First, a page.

In a nutshell, bacteria use CRISPR-associated system (Cas) proteins to fight viruses by cutting up their DNA. Six years ago, scientists discovered that they could harness the potential of these proteins by directing them to targeted DNA sections and thus treating a disease of their choice. Some writers, especially in columns about investing, go as far as to suggest that this technology could be the key to eventually curing all genetic diseases, while more humble analysts suppose that it will be the key to the future of developing new biologics.
A report by business consulting firm Grand View Research estimated that the CRISPR market will reach a value of over $4bn by 2025. Notable is the comment by Dr Rodger Novak, CEO of start-up CRISPR Therapeutics, who said: “There is probably no large biotech or pharma company out there anymore, who have their own R&D, that are not using CRISPR. They are all using CRISPR in their labs.”
Big pharma’s slice of the pie
Naturally, major drugmakers have developed a keen interest in gene and cell therapies. Here are the pharma giants which have been successful in promoting their activities in this field:
As per usual when it comes to innovation, pharma heavyweights acquire or collaborate with star-ups or small specialised companies. The media is increasingly eager to analyse these ventures, as we already identified in our recent research on pharma start-ups. In the case of gene and cell treatments, journalists almost unanimously hold that small-cap biotechs are the real pioneers, and that gene-editing tech will soon be everywhere thanks to their work.
Novartis has been deemed by many as the leading company in advanced therapies after the $8.7 billion acquisition of gene therapy start-up AveXis in April 2018 and the development of AVXS-101, a spinal muscular atrophy treatment, and Kymriah, a lymphoblastic leukemia therapy. The company also has the non-USA marketing rights for Luxturna, a procedure targeting Leber’s congenital amaurosis eye disorder. In addition, Novartis collaborates with small specialised firms such as bluebird, Intellia and Spark.
Pfizer has collaboration agreements with gene therapy start-ups Spark, Cellectis and Sangamo, while Gilead acquired stem cell company Kite Pharma last year – something we identified as one of the top trending news in our study on pharma start-ups, with Kite being the most mentioned start-up. Gilead also acquired Cell Design Labs and entered into an oncology cell therapy collaboration with Sangamo.
Vertex joined forces with CRISPR Therapeutics on cystic fibrosis therapy, and Bayer became partners with that same company to work on hemophilia programs. Celgene acquired Juno Therapeutics, Sanofi bought Bioverativ, while Merck teamed up with Ziopharm and Roche expanded its partnership with 4D Molecular Therapeutics.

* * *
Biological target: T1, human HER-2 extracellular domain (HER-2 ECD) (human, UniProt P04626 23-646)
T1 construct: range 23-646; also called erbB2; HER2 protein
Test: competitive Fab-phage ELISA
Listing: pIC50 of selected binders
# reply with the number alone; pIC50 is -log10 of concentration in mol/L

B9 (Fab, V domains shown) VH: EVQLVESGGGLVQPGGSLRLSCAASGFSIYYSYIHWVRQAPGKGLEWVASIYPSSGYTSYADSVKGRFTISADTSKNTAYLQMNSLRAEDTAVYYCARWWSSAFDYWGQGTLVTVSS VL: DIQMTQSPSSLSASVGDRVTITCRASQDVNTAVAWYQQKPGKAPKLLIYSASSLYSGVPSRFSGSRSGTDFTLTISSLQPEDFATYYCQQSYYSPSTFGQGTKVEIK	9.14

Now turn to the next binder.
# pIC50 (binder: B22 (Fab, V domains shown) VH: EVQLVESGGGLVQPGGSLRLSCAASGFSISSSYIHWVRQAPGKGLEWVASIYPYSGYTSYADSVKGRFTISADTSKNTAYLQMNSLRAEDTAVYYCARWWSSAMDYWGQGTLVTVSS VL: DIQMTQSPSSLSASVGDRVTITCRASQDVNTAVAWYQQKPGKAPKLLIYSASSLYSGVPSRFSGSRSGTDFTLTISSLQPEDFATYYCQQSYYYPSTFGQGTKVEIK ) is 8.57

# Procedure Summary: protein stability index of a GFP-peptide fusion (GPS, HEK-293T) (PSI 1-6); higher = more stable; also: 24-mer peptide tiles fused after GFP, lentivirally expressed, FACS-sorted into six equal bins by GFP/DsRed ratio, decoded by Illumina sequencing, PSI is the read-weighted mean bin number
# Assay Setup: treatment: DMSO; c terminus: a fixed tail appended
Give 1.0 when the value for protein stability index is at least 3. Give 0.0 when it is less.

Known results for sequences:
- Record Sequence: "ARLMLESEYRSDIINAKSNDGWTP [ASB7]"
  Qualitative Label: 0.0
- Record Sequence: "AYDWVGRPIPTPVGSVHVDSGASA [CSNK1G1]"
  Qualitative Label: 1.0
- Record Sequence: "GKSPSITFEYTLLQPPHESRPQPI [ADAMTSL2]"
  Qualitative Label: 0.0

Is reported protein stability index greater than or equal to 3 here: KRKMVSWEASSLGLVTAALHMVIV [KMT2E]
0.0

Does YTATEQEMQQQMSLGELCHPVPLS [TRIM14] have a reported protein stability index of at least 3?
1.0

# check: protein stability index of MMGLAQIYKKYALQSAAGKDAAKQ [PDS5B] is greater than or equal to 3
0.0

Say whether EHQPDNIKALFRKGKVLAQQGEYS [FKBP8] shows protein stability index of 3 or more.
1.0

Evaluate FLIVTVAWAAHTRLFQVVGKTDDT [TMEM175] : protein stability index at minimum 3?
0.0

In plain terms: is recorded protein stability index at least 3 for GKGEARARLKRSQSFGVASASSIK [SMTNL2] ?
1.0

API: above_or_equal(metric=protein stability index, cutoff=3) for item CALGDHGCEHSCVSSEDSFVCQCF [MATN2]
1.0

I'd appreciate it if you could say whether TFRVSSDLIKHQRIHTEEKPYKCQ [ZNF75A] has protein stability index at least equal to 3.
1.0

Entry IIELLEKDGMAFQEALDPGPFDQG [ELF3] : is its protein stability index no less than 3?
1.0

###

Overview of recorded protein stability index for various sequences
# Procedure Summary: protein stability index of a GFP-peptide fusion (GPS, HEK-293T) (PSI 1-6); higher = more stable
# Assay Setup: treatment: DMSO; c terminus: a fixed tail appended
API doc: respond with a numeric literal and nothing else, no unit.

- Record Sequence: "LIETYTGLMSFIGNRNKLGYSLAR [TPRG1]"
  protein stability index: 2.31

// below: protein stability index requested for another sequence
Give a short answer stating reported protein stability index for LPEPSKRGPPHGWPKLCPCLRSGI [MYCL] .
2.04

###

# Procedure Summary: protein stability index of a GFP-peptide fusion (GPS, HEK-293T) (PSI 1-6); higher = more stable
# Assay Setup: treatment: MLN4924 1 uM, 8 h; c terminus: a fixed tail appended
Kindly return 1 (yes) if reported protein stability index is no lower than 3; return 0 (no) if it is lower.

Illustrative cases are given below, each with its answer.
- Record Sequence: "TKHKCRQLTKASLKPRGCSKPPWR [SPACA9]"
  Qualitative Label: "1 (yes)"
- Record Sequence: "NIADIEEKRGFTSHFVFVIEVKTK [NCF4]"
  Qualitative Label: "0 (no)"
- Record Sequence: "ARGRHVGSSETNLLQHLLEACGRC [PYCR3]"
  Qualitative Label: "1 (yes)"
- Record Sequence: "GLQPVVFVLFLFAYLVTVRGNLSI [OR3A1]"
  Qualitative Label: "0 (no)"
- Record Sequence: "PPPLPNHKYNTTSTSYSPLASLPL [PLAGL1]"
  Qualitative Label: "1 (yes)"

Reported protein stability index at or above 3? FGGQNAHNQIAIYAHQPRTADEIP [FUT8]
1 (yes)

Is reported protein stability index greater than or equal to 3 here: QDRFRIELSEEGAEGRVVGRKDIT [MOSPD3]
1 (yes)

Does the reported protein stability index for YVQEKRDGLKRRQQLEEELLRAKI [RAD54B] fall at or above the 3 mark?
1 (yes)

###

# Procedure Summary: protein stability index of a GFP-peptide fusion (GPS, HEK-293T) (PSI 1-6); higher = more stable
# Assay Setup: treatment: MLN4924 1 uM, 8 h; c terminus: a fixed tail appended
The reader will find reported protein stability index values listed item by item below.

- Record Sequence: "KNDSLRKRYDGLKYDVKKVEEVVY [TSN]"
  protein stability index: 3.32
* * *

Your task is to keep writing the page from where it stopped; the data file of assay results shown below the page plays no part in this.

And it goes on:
However, some specialised gene therapy firms featured in the coverage not only because of their relationships to giants:
Many of them also feature in pieces exploring research and investment. Unlike the coverage of pharma start-ups, it can be noticed that the number of articles mentioning big players and those mentioning small specialists don’t differ significantly. This goes to show that the media is well aware that the latter are the main force behind innovation in advanced therapies.
CRISPR Therapeutics is the largest biotech in terms of market cap ($2.4 billion), and it has been described as having “sizzling stock performance” because it is “on the top of the CRISPR gene editing world”. Its aim is to develop solutions for serious conditions with few or no effective treatments, and it has the ambition to actually cure them. Its lead therapy is CTX001, which targets blood disorders affecting the production of hemoglobin.
With the same number of mentions, Sangamo works on rare genetic diseases resulting in impaired physical and mental development. Editas deals with genetic blindness, and bluebird handles sickle cell diseases and blood disorders while eyeing immuno-oncology. Intellia focuses on the neurodegenerative disease amyloid transthyretin (ATTR) amyloidosis, and Spark targets haemophilia.
The gene therapy wave is still too new to exhibit any patterns in terms of publicity and reputation management, and firms are yet to discover what works for them on the PR front. The general impression that the media creates is that this novel kind of treatment is a game changer and is going to transform the sector in near future.
PRs have capitalised on the promises by promoting the therapy’s potential as a revolutionary advance in medical science. A sign of this is the more frequent use of the word “cure” in the coverage – a word which the medical profession and its PR teams are traditionally hesitant to utter. Due to the predominantly futuristic sentiment in the reports, it is important for PRs to make sure that gene therapy won’t become a subject of conspiracy theories.
As the field promises to grow exponentially and attracts many investors, communication professionals should carefully deal with their expectations. Investors should be aware that this is still a volatile field where news of unsuccessful trials could lead to sharp drops in valuation, as it already happened with Juno Therapeutics, for instance.
Studying the coverage using analytics tools is an effective way to get a grasp of the trend while it is still in its infancy. This would serve as a good starting point for drafting a strategy in an area where influencers, thought leaders and trend-setters are yet to establish themselves.